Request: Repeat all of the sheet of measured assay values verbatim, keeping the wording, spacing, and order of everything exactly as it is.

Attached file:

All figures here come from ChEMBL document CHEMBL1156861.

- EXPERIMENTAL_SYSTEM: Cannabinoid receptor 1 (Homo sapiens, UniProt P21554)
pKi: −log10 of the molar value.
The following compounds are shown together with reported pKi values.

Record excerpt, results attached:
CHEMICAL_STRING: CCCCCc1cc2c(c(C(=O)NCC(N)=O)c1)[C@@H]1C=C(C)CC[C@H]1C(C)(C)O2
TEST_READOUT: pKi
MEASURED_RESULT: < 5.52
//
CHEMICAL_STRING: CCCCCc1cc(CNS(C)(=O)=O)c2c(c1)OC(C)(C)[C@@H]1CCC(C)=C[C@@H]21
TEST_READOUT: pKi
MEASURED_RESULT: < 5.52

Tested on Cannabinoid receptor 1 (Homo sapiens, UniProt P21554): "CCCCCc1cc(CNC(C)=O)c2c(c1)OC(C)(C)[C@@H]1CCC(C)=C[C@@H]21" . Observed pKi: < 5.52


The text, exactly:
All figures here come from ChEMBL document CHEMBL1156861.

- EXPERIMENTAL_SYSTEM: Cannabinoid receptor 1 (Homo sapiens, UniProt P21554)
pKi: −log10 of the molar value.
The following compounds are shown together with reported pKi values.

Record excerpt, results attached:
CHEMICAL_STRING: CCCCCc1cc2c(c(C(=O)NCC(N)=O)c1)[C@@H]1C=C(C)CC[C@H]1C(C)(C)O2
TEST_READOUT: pKi
MEASURED_RESULT: < 5.52
//
CHEMICAL_STRING: CCCCCc1cc(CNS(C)(=O)=O)c2c(c1)OC(C)(C)[C@@H]1CCC(C)=C[C@@H]21
TEST_READOUT: pKi
MEASURED_RESULT: < 5.52

Tested on Cannabinoid receptor 1 (Homo sapiens, UniProt P21554): "CCCCCc1cc(CNC(C)=O)c2c(c1)OC(C)(C)[C@@H]1CCC(C)=C[C@@H]21" . Observed pKi: < 5.52